And the AFBF — the most powerful agricultural lobbying organization in the US — insists in its 2022 resolution that “family should be defined as persons who are related by blood, marriage between male and female, or legal adoption” [emphasis added].

However, LGBTQ individuals, in particular, may be cut off from their families, causing them to lose access to land and intergenerational wealth. Despite stereotypes of wealthy gay and lesbian professional couples with two incomes and no kids, many people in the LGBTQ+ community struggle to obtain food and adequate housing, let alone own property.

Despite these obstacles, many LGBTQ+ identifying individuals still want to farm. And their reasons for doing so vary as widely as their identities. Some, themselves products of rural or farming backgrounds, aspire to create and participate in queer communities outside of big cities. Others seek an alternative way of life on their own terms. And many are motivated by a desire to contribute to building a better world by growing food that supports healthy people and a healthy planet.

“Queering” Agriculture

One of the common motivations of LGBTQ+ farmers is to “queer” agriculture, a term that means challenging and reimagining the traditional practices and structures within the agricultural sector through a queer lens. And this queer lens encompasses elements that can benefit humans and the earth, and potentially save us from the excesses and harms of conventional monocropping. It also means celebrating LGBTQ+ people and making agricultural spaces safe and inclusive for all.

Let’s look at a few of the benefits that could come from queering agriculture.

Queer farming promotes inclusivity and diversity.

Group of young activist for lgbt rights with rainbow flag, diverse people of gay and lesbian community Migliarini

Ensuring that the agricultural community is welcoming and supportive of LGBTQ+ individuals, and recognizing and celebrating diversity in gender identity, sexual orientation, and varying ways of living and farming.

Cooperative ownership and decision-making are preferred models of success.

Advocating for cooperative agricultural models where ownership and decisions about the land and its use are shared among community members, rather than centralized under a single owner. This model promotes equality and collective responsibility among farmworkers — and helps to build community and make a slice of ownership accessible to more people.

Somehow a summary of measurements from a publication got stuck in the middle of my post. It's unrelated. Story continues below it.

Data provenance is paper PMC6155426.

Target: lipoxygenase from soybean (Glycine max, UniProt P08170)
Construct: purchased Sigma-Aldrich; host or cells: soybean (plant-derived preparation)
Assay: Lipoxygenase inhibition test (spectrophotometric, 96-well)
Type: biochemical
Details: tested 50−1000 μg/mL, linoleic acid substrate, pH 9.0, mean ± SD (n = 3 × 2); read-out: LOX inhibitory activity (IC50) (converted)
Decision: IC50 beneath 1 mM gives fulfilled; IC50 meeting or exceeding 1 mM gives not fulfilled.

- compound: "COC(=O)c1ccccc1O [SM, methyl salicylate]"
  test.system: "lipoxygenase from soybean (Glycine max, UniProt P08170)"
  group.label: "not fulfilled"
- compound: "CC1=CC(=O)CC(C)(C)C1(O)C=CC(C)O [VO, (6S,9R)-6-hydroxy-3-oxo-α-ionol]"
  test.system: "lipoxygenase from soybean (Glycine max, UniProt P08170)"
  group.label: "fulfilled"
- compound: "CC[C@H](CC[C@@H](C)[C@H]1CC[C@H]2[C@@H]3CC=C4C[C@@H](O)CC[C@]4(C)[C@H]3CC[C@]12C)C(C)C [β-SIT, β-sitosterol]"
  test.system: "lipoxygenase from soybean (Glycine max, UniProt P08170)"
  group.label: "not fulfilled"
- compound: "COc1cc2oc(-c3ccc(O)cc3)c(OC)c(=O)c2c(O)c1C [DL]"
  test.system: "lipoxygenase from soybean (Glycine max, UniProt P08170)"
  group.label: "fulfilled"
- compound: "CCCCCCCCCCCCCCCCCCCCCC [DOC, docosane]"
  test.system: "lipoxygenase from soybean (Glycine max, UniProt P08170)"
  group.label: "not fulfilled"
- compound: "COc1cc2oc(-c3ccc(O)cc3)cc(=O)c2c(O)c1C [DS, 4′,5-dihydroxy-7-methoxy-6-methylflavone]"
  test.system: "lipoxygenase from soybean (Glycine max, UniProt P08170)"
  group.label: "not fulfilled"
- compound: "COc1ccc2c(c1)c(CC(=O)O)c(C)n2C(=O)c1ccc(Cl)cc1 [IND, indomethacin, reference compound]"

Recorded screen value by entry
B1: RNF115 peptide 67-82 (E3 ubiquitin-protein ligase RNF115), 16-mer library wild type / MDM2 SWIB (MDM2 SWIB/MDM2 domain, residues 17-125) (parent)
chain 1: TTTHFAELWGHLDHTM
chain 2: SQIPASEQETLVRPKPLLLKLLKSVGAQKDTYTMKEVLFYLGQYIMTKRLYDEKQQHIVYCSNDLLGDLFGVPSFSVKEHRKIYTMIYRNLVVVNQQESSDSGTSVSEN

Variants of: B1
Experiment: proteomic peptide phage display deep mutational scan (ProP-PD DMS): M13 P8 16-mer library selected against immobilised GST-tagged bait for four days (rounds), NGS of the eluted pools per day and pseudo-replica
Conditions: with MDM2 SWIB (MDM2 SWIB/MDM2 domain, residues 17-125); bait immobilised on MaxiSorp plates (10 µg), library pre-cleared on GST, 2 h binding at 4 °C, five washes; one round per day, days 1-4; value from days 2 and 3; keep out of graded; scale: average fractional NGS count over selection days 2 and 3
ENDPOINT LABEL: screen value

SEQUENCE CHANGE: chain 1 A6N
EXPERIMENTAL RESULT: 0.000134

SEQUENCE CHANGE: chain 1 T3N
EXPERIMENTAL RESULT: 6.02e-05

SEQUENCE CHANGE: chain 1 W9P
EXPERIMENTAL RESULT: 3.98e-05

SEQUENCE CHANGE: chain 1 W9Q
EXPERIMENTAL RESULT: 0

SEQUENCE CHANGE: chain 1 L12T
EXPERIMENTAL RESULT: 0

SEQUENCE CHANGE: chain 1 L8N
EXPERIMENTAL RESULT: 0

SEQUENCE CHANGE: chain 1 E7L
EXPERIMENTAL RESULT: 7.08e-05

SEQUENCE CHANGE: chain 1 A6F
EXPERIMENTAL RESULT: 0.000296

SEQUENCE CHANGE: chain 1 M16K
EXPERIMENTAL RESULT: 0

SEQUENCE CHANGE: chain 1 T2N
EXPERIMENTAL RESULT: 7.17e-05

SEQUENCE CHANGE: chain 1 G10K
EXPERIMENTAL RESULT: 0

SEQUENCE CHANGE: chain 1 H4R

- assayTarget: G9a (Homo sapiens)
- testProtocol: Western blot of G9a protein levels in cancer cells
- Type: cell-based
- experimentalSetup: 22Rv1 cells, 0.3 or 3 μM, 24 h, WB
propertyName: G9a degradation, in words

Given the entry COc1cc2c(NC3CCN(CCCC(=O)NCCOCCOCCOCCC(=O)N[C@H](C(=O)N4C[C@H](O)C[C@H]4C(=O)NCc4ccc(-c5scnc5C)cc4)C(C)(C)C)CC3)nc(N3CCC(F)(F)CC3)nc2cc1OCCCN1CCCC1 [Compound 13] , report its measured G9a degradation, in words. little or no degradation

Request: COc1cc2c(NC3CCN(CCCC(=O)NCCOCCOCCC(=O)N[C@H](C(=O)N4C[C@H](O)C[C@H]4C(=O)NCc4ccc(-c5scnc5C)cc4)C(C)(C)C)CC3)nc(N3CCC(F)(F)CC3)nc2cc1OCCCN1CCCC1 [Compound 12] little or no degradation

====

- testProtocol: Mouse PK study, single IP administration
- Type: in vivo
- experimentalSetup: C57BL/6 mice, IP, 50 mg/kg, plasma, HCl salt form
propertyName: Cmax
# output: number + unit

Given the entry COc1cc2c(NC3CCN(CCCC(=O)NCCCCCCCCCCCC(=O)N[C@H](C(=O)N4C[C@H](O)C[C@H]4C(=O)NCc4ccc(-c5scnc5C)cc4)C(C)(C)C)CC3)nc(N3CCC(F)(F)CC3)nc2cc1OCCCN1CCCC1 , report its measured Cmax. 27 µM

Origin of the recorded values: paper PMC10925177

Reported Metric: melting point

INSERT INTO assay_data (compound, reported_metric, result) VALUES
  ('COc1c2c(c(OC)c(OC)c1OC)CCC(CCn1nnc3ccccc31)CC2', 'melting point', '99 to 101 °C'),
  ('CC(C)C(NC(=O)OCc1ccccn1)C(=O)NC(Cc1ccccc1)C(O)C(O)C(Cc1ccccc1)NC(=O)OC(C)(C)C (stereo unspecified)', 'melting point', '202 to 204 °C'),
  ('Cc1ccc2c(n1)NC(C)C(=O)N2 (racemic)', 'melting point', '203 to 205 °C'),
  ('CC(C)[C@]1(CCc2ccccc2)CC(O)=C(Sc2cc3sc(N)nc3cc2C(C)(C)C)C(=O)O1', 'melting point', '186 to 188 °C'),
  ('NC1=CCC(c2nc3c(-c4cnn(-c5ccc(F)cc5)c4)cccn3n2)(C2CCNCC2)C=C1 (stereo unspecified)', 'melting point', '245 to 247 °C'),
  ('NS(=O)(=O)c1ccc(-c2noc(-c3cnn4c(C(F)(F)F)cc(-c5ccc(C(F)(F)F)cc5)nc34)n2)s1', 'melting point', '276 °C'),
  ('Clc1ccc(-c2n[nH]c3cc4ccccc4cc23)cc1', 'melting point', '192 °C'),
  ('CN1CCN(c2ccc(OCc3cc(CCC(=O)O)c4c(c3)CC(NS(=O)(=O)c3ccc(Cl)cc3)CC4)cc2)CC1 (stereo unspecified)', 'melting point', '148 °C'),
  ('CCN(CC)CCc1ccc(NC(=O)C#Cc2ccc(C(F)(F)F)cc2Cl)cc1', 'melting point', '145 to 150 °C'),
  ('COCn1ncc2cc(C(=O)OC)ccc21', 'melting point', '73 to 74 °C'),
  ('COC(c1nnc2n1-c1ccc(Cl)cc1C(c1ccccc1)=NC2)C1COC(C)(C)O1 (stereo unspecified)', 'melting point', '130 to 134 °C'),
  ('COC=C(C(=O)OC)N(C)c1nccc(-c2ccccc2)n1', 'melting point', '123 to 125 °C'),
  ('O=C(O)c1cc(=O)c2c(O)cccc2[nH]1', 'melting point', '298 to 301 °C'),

Sustainable and regenerative practices are championed.

Happiness children study learning to prepare the soil before planting vegetables.

Adopting farming practices that are ecologically sustainable and regenerative, rejecting large-scale monoculture and exploitative labor practices that are all too common in industrial agriculture. This may include paying a living wage, giving away food to those in need, and focusing on local community support.

Queer farmers work with mutual respect for the land.

Viewing a relationship with the land not as one of exploitation, where the land gives and humans take, but rather as a relationship of mutual respect and reciprocity. This involves learning from the land, understanding its needs, and engaging in practices that honor and rejuvenate it. Sometimes this focus takes inspiration from indigenous views and practices.

Predatory capitalism is challenged.

Male group of volunteers organising food donations onto tables at a food bank in the North East of England. They are working together, setting up sections of the room in a church. A group of women are drinking hot drinks out of focus in the background.

Critiquing and seeking alternatives to exploitative capitalist systems that sometimes dominate agriculture, especially those that prioritize profit over people and the environment. This might include questioning who controls capital and how value is distributed within the agricultural system.